A particular aspect of this economic crisis is the context in which it occurs, just a few weeks before the presidential election in the United States.  The Bush administration’s decline in approval ratings is likely to affect its party’s presidential nominee, John McCain.  Despite huge efforts, this candidate has tried to distance himself from Bush, but the current administration’s colossal failure to guarantee peace in the Middle East, along with its stubborn attitude towards multilateralism and global warming, leave many people wondering if McCain will follow in the footsteps of George W. Bush.  On the other hand, Democratic candidate Barack Obama may use the present economic crisis to his advantage, in hopes of increasing his support among the working class and by fomenting nostalgia for the Clinton years – a reminder of better economic times.
Apart from the two candidates’ political rhetoric, the truth is that both political parties bear a huge responsibility for the current deteriorating economic condition.  Both parties have been promoters of neoliberal economic policies, privatizations, and free trade agreements.  In addition to that, both parties have always sought the usage of public funds for the benefit of their rich campaign contributors and in the interests of lobbyists in Washington D.C.  This is why Bush’s proposed bailout plan should only surprise people by its absurd amount – not because it contradicts the recurrent invisible hand theory, which has remained consistent throughout recent capitalist history.  The root of the problem regarding the current economic crisis is not the slight difference (if any) between Democrats and Republicans; rather, it is the nature by which the economic system sustains itself.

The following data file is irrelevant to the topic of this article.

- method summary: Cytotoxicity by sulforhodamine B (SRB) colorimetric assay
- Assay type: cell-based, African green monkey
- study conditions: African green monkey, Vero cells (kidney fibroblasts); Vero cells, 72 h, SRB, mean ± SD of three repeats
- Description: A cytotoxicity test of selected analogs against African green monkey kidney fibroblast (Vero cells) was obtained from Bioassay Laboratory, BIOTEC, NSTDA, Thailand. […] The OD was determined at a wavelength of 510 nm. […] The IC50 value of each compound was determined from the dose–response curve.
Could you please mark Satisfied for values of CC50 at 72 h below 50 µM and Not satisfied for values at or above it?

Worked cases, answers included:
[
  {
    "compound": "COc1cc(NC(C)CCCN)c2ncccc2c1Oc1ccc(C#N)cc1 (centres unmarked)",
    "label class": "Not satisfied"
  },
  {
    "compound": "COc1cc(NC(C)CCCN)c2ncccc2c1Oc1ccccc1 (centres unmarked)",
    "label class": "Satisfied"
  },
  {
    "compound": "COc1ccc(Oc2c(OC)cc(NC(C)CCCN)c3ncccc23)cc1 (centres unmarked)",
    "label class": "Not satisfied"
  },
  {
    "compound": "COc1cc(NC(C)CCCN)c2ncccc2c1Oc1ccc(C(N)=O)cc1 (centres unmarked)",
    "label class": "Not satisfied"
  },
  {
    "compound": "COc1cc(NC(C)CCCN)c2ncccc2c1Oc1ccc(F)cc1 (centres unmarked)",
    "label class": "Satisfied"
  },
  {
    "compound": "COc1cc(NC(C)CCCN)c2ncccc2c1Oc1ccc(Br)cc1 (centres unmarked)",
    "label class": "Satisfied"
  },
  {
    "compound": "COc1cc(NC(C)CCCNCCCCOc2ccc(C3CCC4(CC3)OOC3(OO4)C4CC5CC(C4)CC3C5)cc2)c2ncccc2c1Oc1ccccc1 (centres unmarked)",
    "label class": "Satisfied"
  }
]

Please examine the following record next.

Recently, during the 63rd session of the United Nations General Assembly, the president of Argentina, Cristina Fernandez, made a very interesting comment regarding the Bush administration’s proposed bailout plan.  According to her, “The most formidable state intervention that there’s memory of comes precisely from the place that had told us that the state wasn’t necessary, in the context, moreover, of a fiscal and commercial deficit.” [2]. Most likely, she was referring not only to the bailout plan to revive the US economy, but also to US Federal Government’s purchase of companies that declared bankruptcy as a result of the current economic crisis.  Once again, the hard working money of the working class and collected by the Federal Government by the payments of taxes are used by the Bush administrations against the interest of the people and for the protection of the wealthiest.